One of the things in a Type 34 that often stops working is the electric clock. Usually the main problem is dirt and grime that has built up over the years. Electrically speaking, very few will fail. The first thing you'll want to do is make sure that the fuse leading to the clock is good, at the fuse box, and that the clock is properly grounded.
If the electrical connections are OK, then remove the plastic cover at the back of the clock. Inside you will see a lot of small gears and a copper covered cylinder, and the inside should be quite clean. If it's not, use contact cleaner but be careful not to get any on the faceplate because it will remove the white lettering.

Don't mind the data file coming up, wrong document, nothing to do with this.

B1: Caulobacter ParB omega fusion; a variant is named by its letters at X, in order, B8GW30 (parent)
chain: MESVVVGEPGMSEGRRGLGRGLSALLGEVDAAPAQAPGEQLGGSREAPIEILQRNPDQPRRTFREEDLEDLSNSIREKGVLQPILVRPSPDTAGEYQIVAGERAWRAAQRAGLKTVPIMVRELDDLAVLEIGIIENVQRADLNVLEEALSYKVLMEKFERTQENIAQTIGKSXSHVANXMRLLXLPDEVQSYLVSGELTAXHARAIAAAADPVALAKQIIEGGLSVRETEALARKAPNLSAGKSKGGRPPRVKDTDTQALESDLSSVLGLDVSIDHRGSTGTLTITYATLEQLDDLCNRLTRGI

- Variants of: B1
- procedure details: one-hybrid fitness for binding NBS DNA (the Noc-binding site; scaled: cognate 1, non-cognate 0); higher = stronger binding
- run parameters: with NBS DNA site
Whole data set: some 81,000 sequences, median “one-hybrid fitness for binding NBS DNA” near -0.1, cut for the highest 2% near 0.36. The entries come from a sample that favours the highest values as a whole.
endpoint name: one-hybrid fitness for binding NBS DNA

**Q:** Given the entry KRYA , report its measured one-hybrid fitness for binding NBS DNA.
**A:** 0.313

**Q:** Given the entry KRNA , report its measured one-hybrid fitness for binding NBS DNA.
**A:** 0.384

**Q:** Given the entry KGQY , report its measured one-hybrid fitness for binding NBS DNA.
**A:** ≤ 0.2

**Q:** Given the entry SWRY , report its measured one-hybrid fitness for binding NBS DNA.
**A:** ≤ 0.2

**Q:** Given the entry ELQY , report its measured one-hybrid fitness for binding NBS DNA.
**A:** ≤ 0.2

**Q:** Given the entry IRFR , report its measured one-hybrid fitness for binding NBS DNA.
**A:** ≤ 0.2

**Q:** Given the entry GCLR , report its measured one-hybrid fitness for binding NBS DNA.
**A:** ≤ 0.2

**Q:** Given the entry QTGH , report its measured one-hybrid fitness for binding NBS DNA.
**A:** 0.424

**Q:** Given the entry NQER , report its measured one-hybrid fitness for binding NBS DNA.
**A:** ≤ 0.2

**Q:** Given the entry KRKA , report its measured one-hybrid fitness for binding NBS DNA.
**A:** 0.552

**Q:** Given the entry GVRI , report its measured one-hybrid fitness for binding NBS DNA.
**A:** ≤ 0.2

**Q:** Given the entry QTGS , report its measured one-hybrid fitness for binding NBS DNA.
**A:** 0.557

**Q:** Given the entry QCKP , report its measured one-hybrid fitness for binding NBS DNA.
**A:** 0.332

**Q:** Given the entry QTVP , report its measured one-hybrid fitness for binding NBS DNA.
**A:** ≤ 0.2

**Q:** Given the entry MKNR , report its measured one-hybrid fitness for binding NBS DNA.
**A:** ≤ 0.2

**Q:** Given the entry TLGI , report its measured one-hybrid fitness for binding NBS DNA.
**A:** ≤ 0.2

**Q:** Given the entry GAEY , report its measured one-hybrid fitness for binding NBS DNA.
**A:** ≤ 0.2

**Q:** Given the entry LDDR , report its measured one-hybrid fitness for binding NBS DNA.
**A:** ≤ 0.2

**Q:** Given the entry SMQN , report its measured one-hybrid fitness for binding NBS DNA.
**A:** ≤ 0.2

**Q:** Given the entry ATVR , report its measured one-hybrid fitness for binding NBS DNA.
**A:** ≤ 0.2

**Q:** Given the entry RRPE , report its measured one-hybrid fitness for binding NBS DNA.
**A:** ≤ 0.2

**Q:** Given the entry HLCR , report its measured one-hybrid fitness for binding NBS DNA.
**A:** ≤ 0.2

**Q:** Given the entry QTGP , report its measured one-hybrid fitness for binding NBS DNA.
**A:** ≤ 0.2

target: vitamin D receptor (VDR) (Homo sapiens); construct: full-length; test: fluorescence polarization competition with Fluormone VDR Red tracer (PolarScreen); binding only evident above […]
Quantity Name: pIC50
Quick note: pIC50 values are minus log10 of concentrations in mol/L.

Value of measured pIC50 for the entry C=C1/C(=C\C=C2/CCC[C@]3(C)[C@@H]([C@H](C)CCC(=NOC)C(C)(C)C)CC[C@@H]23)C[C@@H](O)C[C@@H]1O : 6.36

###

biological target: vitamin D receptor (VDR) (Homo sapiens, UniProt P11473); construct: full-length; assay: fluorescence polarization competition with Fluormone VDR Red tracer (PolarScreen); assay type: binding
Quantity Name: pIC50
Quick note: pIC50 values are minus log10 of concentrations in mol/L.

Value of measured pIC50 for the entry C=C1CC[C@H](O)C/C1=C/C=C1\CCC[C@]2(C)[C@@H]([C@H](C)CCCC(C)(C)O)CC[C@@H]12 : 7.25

You will also see a silver drum with a set of points (similar to the ignition points inside the distributor), which should also be clean. By rotating the drum one quarter turn the contact points should open and the counter balance wheel should move. Don't force it if it is not moving. If the gears are working then you have a workable clock.
Next, check the soldered connection at the bottom of the copper cylinder, and resolder if necessary.